The script encodes three vowels, a, i, u, and twenty-two consonants, k, x, g, c, ç, j, t, θ, d, p, f, b, n, m, y, v, r, l, s, z, š, and h. Old Persian contains two sets of consonants: those whose shape depends on the following vowel and those whose shape is independent of the following vowel. The consonant symbols that depend on the following vowel act like the consonants in Devanagari. Vowel diacritics are added to these consonant symbols to change the inherent vowel or add length to the inherent vowel. However, the vowel symbols are usually still included so [di] would be written as [di] [i] even though [di] already implies the vowel.[29] For the consonants whose shape does not depend on the following vowels, the vowel signs must be used after the consonant symbol.[30]

Compared to the Avestan alphabet Old Persian notably lacks voiced fricatives, but includes the sign ç (of uncertain pronunciation) and a sign for the non-native l. Notably, in common with the Brahmic scripts, there appears to be no distinction between a consonant followed by an a and a consonant followed by nothing.

k- x- g- c- ç- j- t- θ- d- p- f- b- n- m- y- v- r- l- s- z- š- h-
-(a) 𐎠 𐎣 𐎧 𐎥 𐎨 𐏂 𐎩 𐎫 𐎰 𐎭 𐎱 𐎳 𐎲 𐎴 𐎶 𐎹 𐎺 𐎼 𐎾 𐎿 𐏀 𐏁 𐏃
-i 𐎡 𐎪 𐎮 𐎷 𐎻
-u 𐎢 𐎤 𐎦 𐎬 𐎯 𐎵 𐎸 𐎽

Alphabetic properties

Close-up of the Behistun inscription
An Old Persian inscription in Persepolis

Although based on a logo-syllabic prototype, all vowels but short /a/ are written and so the system is essentially an alphabet. There are three vowels, long and short. Initially, no distinction is made for length: 𐎠 a or ā, 𐎡 i or ī, 𐎢 u or ū. However, as in the Brahmic scripts, short a is not written after a consonant: 𐏃 h or ha, 𐏃𐎠 hā, 𐏃𐎡 hi or hī, 𐏃𐎢 hu or hū. (Old Persian is not considered an abugida because vowels are represented as full letters.)

Thirteen out of twenty-two consonants, such as 𐏃 h(a), are invariant, regardless of the following vowel (that is, they are alphabetic), while only six have a distinct form for each consonant-vowel combination (that is, they are syllabic), and among these, only d and m occur in three forms for all three vowels: 𐎭 d or da, 𐎭𐎠 dā, 𐎮𐎡 di or dī, 𐎯𐎢 du or dū. (k, g do not occur before i, and j, v do not occur before u, so these consonants only have two forms each.)

Sometimes medial long vowels are written with a y or v, as in Semitic: 𐎮𐎡𐎹 dī, 𐎯𐎢𐎺 dū. Diphthongs are written by mismatching consonant and vowel: 𐎭𐎡 dai, or sometimes, in cases where the consonant does not differentiate between vowels, by writing the consonant and both vowel components: 𐎨𐎡𐏁𐎱𐎠𐎡𐏁 cišpaiš (gen. of name Cišpi- 'Teispes').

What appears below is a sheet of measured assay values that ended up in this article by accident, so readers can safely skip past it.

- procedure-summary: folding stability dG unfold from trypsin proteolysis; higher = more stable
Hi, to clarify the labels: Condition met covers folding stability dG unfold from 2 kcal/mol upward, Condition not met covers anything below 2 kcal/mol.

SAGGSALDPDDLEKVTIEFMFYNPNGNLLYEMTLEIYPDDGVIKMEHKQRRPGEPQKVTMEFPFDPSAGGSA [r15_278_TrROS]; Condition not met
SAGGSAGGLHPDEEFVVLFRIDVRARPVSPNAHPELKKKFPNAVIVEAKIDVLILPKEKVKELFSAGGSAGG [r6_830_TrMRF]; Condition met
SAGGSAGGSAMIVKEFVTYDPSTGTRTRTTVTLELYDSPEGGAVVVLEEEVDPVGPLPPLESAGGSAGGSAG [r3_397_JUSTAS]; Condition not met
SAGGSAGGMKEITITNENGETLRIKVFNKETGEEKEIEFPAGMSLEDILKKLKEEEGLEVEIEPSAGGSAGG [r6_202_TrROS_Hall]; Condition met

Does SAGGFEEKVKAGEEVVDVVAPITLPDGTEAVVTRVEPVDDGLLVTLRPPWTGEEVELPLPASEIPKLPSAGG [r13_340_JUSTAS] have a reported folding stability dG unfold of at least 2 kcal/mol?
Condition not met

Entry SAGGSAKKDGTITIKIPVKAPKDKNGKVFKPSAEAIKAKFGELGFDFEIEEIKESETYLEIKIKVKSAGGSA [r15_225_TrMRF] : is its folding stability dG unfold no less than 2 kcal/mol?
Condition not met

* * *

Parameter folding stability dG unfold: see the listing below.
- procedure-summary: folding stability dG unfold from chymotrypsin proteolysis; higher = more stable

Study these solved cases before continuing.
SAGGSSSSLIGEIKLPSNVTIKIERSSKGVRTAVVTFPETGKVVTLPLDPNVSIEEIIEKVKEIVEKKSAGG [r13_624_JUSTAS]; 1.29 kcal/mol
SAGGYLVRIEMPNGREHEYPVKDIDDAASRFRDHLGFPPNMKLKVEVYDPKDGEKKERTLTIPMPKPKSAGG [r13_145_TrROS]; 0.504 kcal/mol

In addition, three consonants, t, n, and r, are partially syllabic, having the same form before a and i, and a distinct form only before u: 𐎴 n or na, 𐎴𐎠 nā, 𐎴𐎡 ni or nī, 𐎵𐎢 nu or nū.

The effect is not unlike the English [dʒ] sound, which is typically written g before i or e, but j before other vowels (gem, jam), or the Castilian Spanish [θ] sound, which is written c before i or e and z before other vowels (cinco, zapato): it is more accurate to say that some of the Old Persian consonants are written by different letters depending on the following vowel, rather than classifying the script as syllabic. This situation had its origin in Assyrian cuneiform, where several syllabic distinctions had been lost and were often clarified with explicit vowels. However, in the case of Assyrian, the vowel was not always used, and was never used where not needed, so the system remained (logo-)syllabic.

For a while it was speculated that the alphabet could have had its origin in such a system, with a leveling of consonant signs a millennium earlier producing something like the Ugaritic alphabet, but today it is generally accepted that the Semitic alphabet arose from Egyptian hieroglyphs, where vowel notation was not important. (See Proto-Sinaitic script.)


Main article: Old Persian (Unicode block)

Old Persian cuneiform was added to the Unicode Standard in March 2005 with the release of version 4.1.

The Unicode block for Old Persian cuneiform is U+103A0–U+103DF and is in the Supplementary Multilingual Plane:

Old Persian[1][2]
Official Unicode Consortium code chart (PDF)
  0 1 2 3 4 5 6 7 8 9 A B C D E F
U+103Ax 𐎠 𐎡 𐎢 𐎣 𐎤 𐎥 𐎦 𐎧 𐎨 𐎩 𐎪 𐎫 𐎬 𐎭 𐎮 𐎯
U+103Bx 𐎰 𐎱 𐎲 𐎳 𐎴 𐎵 𐎶 𐎷 𐎸 𐎹 𐎺 𐎻 𐎼 𐎽 𐎾 𐎿
U+103Cx 𐏀 𐏁 𐏂 𐏃 𐏈 𐏉 𐏊 𐏋 𐏌 𐏍 𐏎 𐏏
U+103Dx 𐏐 𐏑 𐏒 𐏓 𐏔 𐏕
1.^ As of Unicode version 15.1
2.^ Grey areas indicate non-assigned code points

Notes and references

  1. ^ Kuhrt 2013, p. 197.
  2. ^ Frye 1984, p. 103.
  3. ^ Schmitt 2000, p. 53.
  4. ^ a b Kent, R. G.: "Old Persian: Grammar Texts Lexicon", page 6. American Oriental Society, 1950.